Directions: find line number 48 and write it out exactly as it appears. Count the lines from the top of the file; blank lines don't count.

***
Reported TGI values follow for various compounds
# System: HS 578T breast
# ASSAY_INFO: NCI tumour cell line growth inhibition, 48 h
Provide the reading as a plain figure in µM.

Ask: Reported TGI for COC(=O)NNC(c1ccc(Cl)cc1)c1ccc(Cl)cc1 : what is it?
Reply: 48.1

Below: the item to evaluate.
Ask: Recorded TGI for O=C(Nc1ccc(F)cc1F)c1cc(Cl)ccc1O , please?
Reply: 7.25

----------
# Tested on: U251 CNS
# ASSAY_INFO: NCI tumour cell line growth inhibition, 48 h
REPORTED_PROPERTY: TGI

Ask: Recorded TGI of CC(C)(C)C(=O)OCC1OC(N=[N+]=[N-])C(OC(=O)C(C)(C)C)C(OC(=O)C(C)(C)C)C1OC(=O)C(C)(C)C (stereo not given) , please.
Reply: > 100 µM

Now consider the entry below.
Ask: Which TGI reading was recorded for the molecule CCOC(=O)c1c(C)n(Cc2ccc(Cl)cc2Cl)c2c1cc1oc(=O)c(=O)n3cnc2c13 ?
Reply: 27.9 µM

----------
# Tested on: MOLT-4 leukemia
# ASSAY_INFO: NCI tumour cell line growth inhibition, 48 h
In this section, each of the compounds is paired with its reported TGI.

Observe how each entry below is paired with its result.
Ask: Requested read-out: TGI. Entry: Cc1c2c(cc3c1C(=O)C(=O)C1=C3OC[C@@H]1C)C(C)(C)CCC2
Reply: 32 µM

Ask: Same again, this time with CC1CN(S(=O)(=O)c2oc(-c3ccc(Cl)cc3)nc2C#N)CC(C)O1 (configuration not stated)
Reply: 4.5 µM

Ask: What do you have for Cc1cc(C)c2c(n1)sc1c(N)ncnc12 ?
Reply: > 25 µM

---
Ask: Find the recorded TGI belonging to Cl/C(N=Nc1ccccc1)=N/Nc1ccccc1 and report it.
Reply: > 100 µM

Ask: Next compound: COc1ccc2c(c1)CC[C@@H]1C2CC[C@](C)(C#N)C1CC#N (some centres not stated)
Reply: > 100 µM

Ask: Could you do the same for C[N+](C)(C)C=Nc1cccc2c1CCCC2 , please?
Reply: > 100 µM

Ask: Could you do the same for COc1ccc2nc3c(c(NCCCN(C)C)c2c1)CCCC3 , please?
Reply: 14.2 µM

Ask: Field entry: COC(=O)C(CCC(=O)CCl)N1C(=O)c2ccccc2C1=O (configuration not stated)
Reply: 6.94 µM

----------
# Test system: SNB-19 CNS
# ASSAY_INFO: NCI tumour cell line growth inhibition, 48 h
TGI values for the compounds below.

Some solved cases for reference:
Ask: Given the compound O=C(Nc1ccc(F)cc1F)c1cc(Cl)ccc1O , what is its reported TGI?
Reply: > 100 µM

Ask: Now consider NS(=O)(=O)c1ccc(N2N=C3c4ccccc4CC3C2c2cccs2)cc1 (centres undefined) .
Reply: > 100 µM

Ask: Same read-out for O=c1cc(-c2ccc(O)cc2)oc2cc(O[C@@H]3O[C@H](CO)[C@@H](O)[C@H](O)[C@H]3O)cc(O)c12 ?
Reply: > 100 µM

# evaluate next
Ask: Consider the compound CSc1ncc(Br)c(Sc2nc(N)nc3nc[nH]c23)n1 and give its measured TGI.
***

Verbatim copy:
Ask: Now consider NS(=O)(=O)c1ccc(N2N=C3c4ccccc4CC3C2c2cccs2)cc1 (centres undefined) .